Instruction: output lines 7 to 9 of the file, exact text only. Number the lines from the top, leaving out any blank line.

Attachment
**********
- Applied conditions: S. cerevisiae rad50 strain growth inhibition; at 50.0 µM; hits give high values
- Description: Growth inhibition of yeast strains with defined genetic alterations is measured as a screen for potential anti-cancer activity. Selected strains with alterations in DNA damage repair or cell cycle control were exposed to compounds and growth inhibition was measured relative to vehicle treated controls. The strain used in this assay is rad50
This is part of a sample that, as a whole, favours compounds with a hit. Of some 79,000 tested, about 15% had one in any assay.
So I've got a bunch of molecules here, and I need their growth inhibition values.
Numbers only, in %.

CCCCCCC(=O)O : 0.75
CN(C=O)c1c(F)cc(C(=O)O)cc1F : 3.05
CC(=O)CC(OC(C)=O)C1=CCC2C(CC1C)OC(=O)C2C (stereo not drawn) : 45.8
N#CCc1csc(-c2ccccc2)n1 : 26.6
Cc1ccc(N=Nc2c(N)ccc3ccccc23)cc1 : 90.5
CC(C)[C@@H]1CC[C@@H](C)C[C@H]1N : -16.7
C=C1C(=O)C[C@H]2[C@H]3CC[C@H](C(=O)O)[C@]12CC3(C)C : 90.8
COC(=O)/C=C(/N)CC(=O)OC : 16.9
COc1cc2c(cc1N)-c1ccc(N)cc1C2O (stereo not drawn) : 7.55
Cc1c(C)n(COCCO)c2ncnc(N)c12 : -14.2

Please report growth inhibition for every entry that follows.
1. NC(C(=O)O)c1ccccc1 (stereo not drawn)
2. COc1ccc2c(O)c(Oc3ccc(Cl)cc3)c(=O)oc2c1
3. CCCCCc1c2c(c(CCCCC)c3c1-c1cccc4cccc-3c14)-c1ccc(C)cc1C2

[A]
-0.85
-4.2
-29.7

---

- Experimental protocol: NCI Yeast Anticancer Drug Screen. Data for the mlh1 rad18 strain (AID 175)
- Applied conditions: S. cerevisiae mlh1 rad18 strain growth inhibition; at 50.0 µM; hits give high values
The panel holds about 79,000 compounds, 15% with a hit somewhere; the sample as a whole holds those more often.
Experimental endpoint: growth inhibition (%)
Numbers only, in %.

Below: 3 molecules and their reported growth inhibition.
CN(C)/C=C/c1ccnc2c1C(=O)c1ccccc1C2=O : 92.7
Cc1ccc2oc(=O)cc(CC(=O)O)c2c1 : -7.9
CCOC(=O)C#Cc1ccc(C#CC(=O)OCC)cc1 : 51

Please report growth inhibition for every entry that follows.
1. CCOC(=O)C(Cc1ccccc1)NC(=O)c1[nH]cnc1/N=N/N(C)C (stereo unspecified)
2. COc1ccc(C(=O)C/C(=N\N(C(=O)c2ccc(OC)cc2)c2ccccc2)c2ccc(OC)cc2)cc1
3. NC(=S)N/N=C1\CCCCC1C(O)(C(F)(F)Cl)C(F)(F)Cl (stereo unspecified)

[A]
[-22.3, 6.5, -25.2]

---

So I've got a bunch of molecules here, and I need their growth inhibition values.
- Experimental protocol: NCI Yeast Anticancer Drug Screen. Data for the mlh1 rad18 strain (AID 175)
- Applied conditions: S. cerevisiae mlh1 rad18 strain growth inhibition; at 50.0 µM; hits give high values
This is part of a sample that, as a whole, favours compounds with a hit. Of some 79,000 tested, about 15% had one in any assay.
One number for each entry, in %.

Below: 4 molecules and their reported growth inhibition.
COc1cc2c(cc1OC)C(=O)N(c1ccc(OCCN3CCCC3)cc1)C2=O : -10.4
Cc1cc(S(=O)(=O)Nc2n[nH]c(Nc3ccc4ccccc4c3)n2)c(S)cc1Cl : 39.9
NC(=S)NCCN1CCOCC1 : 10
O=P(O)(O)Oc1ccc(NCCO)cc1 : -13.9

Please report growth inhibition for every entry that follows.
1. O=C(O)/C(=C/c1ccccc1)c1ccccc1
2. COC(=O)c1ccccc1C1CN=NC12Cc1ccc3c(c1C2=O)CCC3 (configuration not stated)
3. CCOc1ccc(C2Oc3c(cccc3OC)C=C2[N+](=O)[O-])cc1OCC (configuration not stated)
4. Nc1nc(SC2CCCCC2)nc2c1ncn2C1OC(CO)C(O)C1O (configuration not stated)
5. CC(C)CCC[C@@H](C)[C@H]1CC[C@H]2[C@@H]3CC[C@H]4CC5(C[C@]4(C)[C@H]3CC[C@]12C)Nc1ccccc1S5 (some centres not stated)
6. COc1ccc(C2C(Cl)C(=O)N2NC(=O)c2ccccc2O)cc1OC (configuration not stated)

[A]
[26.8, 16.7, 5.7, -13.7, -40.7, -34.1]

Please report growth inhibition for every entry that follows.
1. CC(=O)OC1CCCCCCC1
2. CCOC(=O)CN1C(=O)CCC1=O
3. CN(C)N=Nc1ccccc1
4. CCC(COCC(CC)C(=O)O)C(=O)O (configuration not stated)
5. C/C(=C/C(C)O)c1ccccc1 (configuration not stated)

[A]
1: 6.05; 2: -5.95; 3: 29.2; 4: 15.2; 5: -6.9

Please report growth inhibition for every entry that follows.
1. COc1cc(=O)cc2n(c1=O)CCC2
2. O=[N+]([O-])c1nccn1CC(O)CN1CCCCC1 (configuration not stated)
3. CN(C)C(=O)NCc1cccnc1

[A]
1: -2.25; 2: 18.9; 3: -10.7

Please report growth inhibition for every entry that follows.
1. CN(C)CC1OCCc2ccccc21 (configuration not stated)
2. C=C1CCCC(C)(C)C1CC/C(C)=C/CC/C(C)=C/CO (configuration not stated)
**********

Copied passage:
CN(C=O)c1c(F)cc(C(=O)O)cc1F : 3.05
CC(=O)CC(OC(C)=O)C1=CCC2C(CC1C)OC(=O)C2C (stereo not drawn) : 45.8
N#CCc1csc(-c2ccccc2)n1 : 26.6